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by Mark Kantrowitz [email protected]
Students and parents are often in desperate need for financial resources
to help pay for school, making them likely targets of scholarship scams,
according to the Financial Aid Information Page on the World-Wide Web.
"Every year tens of thousands of families fall prey to fraudulent
scholarship opportunities", said Mark Kantrowitz, maintainer of the
Financial Aid Information Page and author of a well-regarded book about
financial aid. "If you must pay money to get money, it might be a scam."
Scholarship scams operate by imitating legitimate foundations,
scholarship sponsors, lenders, and scholarship search services. They may
even have official-sounding names, using such words as "National",
"Federal", "Federation", "Division", "Administration", "Scholarship",
and "Foundation" to fool unwary students and parents into thinking that
they are federal agencies or grant-giving foundations.
Beware of any scholarship that requires an application fee, even an
innocuously low one like $2, $5 or $10. If the "foundation" receives a
few thousand applications, they can pay out a scholarship or two and
still pocket a hefty profit, if they happen to award any scholarships at
all. Legitimate scholarship programs do not require an application fee.
Guaranteed winnings and loose eligibility requirements are also good
warning signs. "Scholarship sponsors do not hand out awards to students
simply for breathing," Kantrowitz explained. "Other tip-offs include
typing and spelling errors, use of a mail drop for a return address, and
omitting a telephone number for inquiries."
Also beware of low-interest educational loans that require you to pay
money up front. Verify the legitimacy of the lender before handing over
your money. Real student loans deduct the origination and insurance fees
upon disbursement, not application.
Dana Lesemann, a staff attorney with the Federal Trade Commission, adds,
"The Federal Trade Commission encourages students to use caution when
evaluating any opportunity that requires payment of up-front fees,
especially those that guarantee a specific result. These promises sound
very familiar to the advanced fee loan scams we saw a couple of years
ago. It's important to remember one cardinal rule: If it sounds too good
to be true, it probably is."
SCHOLARSHIP SEARCH SERVICES DO NOT AWARD SCHOLARSHIPS
Scholarship search services charge a fee to compare your profile with a
database of scholarship opportunities and report a list of matching
awards. They do not provide awards directly to applicants, nor do they
help you apply for the awards. The guarantees offered by these services
are usually worthless, and refunds are often very difficult or
impossible to obtain. Read the fine print before paying money for a
Most scholarship search services are franchises of a handful of large
national databases. Before using a scholarship search service, ask them
whether they compile their own database. If they don't, find out the
name of their database provider. If two franchises use the same
database, the cheaper one will report the same matches as the more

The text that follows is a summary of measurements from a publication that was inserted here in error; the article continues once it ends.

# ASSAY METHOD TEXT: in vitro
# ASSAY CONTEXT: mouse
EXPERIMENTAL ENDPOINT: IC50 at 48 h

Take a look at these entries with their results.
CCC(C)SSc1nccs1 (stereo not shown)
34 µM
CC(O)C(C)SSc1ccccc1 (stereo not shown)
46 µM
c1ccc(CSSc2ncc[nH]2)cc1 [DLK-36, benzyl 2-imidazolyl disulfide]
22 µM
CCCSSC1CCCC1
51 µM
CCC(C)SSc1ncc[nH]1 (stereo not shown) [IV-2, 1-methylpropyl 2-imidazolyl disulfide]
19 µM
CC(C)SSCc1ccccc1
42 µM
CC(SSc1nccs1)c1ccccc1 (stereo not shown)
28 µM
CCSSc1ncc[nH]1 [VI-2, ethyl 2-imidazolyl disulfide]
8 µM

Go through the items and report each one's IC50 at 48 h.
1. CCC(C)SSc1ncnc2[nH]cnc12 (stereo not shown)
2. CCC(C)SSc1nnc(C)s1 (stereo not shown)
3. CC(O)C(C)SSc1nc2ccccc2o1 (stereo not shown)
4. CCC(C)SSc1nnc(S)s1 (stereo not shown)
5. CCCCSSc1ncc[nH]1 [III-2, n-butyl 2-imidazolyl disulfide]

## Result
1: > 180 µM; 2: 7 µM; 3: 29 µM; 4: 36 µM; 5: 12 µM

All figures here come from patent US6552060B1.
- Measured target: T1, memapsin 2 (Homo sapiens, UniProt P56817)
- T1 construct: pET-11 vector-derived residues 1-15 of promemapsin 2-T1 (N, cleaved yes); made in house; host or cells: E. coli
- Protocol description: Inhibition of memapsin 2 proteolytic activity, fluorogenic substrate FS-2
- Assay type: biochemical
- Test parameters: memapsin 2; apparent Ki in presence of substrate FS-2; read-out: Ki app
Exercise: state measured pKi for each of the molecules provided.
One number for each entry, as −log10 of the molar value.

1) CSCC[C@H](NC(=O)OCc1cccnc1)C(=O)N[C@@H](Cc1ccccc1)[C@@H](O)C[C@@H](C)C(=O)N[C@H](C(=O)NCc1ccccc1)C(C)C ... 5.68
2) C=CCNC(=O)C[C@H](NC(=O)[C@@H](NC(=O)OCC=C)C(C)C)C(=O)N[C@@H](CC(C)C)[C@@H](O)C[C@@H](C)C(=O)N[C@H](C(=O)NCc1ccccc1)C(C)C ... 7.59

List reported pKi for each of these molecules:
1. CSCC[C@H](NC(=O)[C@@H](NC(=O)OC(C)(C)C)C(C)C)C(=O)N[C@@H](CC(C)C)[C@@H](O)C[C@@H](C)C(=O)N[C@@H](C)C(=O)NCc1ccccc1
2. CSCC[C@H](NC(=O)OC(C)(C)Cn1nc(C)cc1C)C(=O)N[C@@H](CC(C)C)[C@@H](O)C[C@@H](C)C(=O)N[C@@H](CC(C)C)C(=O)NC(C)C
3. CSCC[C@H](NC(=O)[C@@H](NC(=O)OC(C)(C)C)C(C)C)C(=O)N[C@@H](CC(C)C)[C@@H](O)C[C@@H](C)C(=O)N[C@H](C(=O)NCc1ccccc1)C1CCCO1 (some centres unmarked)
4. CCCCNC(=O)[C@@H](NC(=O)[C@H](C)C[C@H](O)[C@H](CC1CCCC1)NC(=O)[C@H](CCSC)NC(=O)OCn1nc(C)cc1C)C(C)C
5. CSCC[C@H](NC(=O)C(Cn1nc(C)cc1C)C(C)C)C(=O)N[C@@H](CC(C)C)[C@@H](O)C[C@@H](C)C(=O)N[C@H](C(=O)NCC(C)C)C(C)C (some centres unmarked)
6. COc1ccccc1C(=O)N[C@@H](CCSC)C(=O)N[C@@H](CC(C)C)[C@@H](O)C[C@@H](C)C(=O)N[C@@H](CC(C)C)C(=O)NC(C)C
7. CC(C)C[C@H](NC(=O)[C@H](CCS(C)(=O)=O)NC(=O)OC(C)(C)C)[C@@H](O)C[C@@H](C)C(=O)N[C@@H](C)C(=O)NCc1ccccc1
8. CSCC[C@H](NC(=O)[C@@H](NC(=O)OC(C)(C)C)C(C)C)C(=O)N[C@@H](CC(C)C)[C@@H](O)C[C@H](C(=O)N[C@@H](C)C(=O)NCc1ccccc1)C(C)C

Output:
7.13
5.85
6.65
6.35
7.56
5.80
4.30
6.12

expensive one. Charging a fee of more than $50 for a search is
The success rates reported by scholarship search services usually refer
to successfully finding a match in their database, not successfully
winning a scholarship. Ask the scholarship search service how many
students have actually won scholarships as a result of using their
service, and if they can give references.
"Very few students receive money as a result of using a scholarship
search service," notes Kantrowitz. "Less than 1% of the financial aid
awarded each year comes from the private sector." He adds, "Don't
believe claims that $6.6 billion in student aid go unclaimed every year.
Such figures are based on an estimate of untapped employee tuition
benefits that was published in a study over ten years ago. These funds
went unclaimed because they couldn't be used."
Why pay a scholarship search service to use their database, when you can
get the same information for free? The information provided by
scholarship search services is available at no cost in your local public
library and the financial aid offices of many schools.
WHAT TO DO IF AN OFFER MIGHT BE A SCAM
"If you are suspicious of a scholarship offer, call or visit your
school's financial aid office", advises Kantrowitz. "The financial aid
staff can tell you whether an offer is legitimate. If you're still in
high school, talk to your guidance counselor."
Kantrowitz also suggests contacting the Better Business Bureau (BBB),
the State Bureau of Consumer Protection, the State Attorney General's
Office, and the State Chamber of Commerce. You may wish to call the
National Fraud Information Center at 1-800-876-7060 to report the offer,
since they pass their information on to law enforcement agencies. If
the problem involves mail fraud, call the Postal Crime Hotline at 1-800-
ABOUT THE FINANCIAL AID INFORMATION PAGE
The Financial Aid Information Page at
http://www.cs.cmu.edu/~finaid/finaid.html lets you search several
scholarship and fellowship databases online for free, including FastWEB,
a database of more than 180,000 private sector scholarships,
fellowships, grants, and loans.
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